Drought dolls and children’s books help raise funds for farmers

Drought funds heading to Buy a Bale drought relief


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Contributing to an artistic ‘festival of hope’ for drought farmers were school students from Brigidine College, Indooroopilly, Jemima Davies, Tara Bissett and Elise Cotteril with, from left, Buderim musician Ken O’Flaherty, Vanessa Bissett, Jim Bowden, writer, Tina Mitchell, Aged Care Art, and Steve and Jayne Murray, Vintage Mobile Coffee. (Photo by Barry Searle)

Contributing to an artistic ‘festival of hope’ for drought farmers were school students from Brigidine College, Indooroopilly, Jemima Davies, Tara Bissett and Elise Cotteril with, from left, Buderim musician Ken O’Flaherty, Vanessa Bissett, Jim Bowden, writer, Tina Mitchell, Aged Care Art, and Steve and Jayne Murray, Vintage Mobile Coffee. (Photo by Barry Searle)

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Rag dolls keep giving to raise drought awareness.

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A paddock on a property in the outer-Brisbane suburb of Mount Crosby was turned into a ‘festival of hope’ by a group of artists, musicians, writers, teachers, nurses from the Lady Cilento Children’s Hospital and schoolchildren to raise funds for drought relief, last Thursday.

A catalogue of paintings, framed photographs, books and wood artefacts were among many items in an auction that raised more than $5000 for drought-hit farmers – with more funds pledged.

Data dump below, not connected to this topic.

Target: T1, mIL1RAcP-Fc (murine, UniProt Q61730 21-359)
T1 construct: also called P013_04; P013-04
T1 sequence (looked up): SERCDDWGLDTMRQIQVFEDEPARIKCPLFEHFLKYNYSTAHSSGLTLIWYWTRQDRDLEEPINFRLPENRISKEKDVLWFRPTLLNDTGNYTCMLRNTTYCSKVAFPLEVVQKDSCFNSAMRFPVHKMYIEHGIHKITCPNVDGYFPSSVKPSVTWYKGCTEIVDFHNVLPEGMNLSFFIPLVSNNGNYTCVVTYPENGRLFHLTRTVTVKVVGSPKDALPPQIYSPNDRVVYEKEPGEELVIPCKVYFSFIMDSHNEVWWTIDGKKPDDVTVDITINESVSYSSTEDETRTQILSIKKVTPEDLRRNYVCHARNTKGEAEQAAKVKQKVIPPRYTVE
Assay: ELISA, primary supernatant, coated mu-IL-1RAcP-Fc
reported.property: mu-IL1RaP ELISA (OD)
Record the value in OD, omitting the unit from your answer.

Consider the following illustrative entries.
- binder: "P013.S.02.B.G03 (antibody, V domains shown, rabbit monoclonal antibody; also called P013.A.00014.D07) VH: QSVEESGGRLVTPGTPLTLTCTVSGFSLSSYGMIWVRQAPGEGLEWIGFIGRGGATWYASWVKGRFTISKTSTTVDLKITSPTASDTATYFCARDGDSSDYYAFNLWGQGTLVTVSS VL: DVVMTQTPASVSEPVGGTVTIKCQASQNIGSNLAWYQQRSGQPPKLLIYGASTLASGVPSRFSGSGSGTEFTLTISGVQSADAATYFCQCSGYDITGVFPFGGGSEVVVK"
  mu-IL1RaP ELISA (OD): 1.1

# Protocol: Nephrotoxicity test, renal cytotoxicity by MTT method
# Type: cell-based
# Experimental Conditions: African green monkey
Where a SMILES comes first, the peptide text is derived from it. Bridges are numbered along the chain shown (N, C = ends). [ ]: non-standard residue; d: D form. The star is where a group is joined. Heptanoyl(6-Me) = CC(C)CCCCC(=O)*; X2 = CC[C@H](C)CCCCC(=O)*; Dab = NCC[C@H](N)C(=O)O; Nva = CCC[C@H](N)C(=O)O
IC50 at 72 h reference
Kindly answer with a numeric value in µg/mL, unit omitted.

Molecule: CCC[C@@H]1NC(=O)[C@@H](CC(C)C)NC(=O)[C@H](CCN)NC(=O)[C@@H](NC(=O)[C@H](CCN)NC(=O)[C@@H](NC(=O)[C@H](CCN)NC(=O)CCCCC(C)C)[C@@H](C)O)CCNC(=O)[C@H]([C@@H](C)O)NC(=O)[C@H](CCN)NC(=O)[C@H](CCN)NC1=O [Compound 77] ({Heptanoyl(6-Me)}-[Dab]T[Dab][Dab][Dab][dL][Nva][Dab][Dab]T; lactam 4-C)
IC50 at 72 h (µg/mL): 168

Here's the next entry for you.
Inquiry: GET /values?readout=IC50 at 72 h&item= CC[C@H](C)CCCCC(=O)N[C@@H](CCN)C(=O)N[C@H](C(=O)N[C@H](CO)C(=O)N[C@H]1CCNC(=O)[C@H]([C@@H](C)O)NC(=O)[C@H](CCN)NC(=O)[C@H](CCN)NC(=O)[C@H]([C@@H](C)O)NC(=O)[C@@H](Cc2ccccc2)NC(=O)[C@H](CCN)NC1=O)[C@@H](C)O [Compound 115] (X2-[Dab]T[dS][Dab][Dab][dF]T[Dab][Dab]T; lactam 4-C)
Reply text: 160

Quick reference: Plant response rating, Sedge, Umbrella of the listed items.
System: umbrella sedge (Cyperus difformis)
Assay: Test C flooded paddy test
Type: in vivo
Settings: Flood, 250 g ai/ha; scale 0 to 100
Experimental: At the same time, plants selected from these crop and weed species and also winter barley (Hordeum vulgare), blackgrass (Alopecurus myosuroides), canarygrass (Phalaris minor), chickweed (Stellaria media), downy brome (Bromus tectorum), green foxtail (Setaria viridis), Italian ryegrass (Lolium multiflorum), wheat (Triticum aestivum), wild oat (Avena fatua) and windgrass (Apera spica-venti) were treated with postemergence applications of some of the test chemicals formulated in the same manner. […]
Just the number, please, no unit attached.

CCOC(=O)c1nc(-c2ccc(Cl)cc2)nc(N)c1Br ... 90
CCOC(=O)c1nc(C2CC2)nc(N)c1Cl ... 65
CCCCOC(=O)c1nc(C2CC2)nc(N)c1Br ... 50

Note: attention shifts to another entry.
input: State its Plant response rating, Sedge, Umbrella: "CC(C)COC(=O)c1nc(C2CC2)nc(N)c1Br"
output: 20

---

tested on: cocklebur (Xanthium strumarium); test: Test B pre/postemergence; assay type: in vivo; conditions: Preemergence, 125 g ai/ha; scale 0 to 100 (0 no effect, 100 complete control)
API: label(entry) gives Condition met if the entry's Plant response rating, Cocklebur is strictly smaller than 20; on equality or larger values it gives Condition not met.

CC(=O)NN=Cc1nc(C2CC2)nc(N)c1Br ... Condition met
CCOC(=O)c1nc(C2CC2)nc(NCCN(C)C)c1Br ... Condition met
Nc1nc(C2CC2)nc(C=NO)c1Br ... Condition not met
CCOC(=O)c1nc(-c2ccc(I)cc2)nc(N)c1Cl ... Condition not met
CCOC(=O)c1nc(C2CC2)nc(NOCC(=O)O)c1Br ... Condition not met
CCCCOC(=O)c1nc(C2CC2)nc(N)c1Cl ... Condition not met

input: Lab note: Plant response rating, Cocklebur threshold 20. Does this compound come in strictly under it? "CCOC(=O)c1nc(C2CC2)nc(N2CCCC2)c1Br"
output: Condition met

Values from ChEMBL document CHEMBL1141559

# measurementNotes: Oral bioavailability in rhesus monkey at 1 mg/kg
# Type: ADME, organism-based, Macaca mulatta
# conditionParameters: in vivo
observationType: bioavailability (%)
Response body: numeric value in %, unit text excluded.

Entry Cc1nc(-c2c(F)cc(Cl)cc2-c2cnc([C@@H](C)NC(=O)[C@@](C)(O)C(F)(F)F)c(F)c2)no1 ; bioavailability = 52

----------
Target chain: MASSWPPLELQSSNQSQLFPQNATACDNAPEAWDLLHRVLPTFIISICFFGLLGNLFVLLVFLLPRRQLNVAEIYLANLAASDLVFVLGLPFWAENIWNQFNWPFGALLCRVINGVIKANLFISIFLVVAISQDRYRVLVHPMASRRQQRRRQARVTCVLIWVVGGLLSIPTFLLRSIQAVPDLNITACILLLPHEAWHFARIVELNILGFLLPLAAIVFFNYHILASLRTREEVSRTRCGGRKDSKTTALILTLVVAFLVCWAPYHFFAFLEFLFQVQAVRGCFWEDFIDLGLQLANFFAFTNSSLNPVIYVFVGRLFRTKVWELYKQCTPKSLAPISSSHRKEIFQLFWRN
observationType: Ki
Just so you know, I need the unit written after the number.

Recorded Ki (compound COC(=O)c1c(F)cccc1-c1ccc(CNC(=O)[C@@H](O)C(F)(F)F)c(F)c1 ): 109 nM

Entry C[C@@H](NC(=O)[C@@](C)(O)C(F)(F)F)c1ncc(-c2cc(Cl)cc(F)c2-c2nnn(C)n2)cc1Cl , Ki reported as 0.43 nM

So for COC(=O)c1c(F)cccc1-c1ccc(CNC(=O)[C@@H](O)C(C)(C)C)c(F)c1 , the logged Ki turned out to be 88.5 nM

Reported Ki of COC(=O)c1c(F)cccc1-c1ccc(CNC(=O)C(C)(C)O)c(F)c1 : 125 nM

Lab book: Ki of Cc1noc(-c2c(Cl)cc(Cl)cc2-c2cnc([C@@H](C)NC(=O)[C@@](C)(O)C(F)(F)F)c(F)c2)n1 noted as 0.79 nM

The funds will be distributed to Rural Aid Ltd’s ‘Buy a Bale’ drought relief program.

The event was a “passionate project” by creative Irish-born lass Vanessa Bissett from County Cork who first set out to raise funds for those in need by making and selling hundreds of rag dolls for the cause.

The dolls, dressed for Vanessa by members of the Maroochydore QCWA, were offered at the festival as a package that included a children’s book, Cousin Jim’s Bush Rhymes for Younger Minds, written in verse by former Queensland Country Life associate editor Jim Bowden.

“My first sample doll was the beginning of a dream to help those less fortunate, a dream that materialised from a dark time when I lost my father to leukaemia,” Vanessa said.

“My hope now is to sell 100 dolls a week to help buy bales of hay for the farmers.”

Vanessa calls them “the dolls that keep giving” and says each rag doll sold will create a special awareness of the tough times that Queensland farmers often experience.

The paddock for the ‘festival of hope’ was the exact site of the last log haul by bullocky Jack Holt who transported hoop pine, red cedar and rosewood logs cut from surrounding forests to the nearby Moggill Creek Rafting Ground.

Chained together, they were then floated one kilometre down the Brisbane River to timer mills in the Brisbane colonial settlement.

By 1876, all the red cedar and most of the hoop pine in the region was depleted. Timber getting continued regularly during the 20th Century up to World War Two.

Anyone interested in purchasing a rag doll and the children’s rhyme book should contact Vanessa Bissett on 0447 115 851 or email vbissett29@gmail.com

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